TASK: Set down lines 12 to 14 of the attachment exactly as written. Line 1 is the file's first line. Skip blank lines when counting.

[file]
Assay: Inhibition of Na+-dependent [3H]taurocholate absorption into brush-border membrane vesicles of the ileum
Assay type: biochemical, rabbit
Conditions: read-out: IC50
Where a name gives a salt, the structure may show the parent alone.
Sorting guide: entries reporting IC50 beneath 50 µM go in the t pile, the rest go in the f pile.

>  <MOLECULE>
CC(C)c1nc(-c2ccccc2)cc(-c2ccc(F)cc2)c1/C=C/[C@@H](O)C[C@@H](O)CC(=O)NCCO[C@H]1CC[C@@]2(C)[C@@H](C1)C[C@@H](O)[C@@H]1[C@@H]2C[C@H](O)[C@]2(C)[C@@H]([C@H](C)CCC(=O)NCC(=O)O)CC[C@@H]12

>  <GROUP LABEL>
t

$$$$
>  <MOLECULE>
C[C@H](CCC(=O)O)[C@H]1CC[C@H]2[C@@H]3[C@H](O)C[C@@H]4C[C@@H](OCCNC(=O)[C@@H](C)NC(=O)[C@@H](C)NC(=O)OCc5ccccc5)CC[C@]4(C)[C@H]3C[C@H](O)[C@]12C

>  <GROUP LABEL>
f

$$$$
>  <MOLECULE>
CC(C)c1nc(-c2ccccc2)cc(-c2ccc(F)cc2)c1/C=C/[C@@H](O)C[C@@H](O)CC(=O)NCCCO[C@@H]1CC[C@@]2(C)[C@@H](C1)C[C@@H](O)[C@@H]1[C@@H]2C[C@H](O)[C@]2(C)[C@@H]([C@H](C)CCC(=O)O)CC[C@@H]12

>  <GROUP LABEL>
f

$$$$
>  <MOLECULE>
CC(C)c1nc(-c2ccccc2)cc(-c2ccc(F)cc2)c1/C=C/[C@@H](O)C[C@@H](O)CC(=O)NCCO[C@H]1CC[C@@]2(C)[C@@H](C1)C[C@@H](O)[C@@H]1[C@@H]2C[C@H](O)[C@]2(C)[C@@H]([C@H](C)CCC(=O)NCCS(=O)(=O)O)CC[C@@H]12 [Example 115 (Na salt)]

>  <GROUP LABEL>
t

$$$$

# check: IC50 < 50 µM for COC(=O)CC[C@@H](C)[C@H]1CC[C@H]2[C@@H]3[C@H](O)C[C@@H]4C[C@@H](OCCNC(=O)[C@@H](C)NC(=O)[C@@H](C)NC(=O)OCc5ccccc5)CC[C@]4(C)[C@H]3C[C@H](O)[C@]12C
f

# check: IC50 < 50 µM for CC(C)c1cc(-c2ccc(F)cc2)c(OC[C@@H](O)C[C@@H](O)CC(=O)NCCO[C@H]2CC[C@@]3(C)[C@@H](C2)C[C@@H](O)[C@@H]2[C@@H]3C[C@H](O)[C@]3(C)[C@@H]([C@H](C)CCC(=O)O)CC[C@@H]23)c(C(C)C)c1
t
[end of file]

C[C@H](CCC(=O)O)[C@H]1CC[C@H]2[C@@H]3[C@H](O)C[C@@H]4C[C@@H](OCCNC(=O)[C@@H](C)NC(=O)[C@@H](C)NC(=O)OCc5ccccc5)CC[C@]4(C)[C@H]3C[C@H](O)[C@]12C

>  <GROUP LABEL>
f